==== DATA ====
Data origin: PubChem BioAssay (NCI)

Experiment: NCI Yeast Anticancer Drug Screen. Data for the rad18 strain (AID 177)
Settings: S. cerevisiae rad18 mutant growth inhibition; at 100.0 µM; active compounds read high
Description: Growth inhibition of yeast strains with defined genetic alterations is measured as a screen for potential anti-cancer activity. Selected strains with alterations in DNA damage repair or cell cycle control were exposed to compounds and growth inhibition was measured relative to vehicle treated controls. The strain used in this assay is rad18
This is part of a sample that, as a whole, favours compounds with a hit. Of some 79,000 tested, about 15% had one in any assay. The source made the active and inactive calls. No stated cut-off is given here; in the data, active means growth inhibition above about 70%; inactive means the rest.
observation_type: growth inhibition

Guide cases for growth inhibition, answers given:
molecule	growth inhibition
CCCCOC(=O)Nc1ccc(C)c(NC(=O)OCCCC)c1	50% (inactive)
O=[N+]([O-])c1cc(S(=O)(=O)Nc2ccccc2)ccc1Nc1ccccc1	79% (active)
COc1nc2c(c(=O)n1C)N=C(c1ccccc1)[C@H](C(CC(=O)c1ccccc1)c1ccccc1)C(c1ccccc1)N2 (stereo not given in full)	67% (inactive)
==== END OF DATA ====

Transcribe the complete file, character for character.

Data origin: PubChem BioAssay (NCI)

Experiment: NCI Yeast Anticancer Drug Screen. Data for the rad18 strain (AID 177)
Settings: S. cerevisiae rad18 mutant growth inhibition; at 100.0 µM; active compounds read high
Description: Growth inhibition of yeast strains with defined genetic alterations is measured as a screen for potential anti-cancer activity. Selected strains with alterations in DNA damage repair or cell cycle control were exposed to compounds and growth inhibition was measured relative to vehicle treated controls. The strain used in this assay is rad18
This is part of a sample that, as a whole, favours compounds with a hit. Of some 79,000 tested, about 15% had one in any assay. The source made the active and inactive calls. No stated cut-off is given here; in the data, active means growth inhibition above about 70%; inactive means the rest.
observation_type: growth inhibition

Guide cases for growth inhibition, answers given:
molecule	growth inhibition
CCCCOC(=O)Nc1ccc(C)c(NC(=O)OCCCC)c1	50% (inactive)
O=[N+]([O-])c1cc(S(=O)(=O)Nc2ccccc2)ccc1Nc1ccccc1	79% (active)
COc1nc2c(c(=O)n1C)N=C(c1ccccc1)[C@H](C(CC(=O)c1ccccc1)c1ccccc1)C(c1ccccc1)N2 (stereo not given in full)	67% (inactive)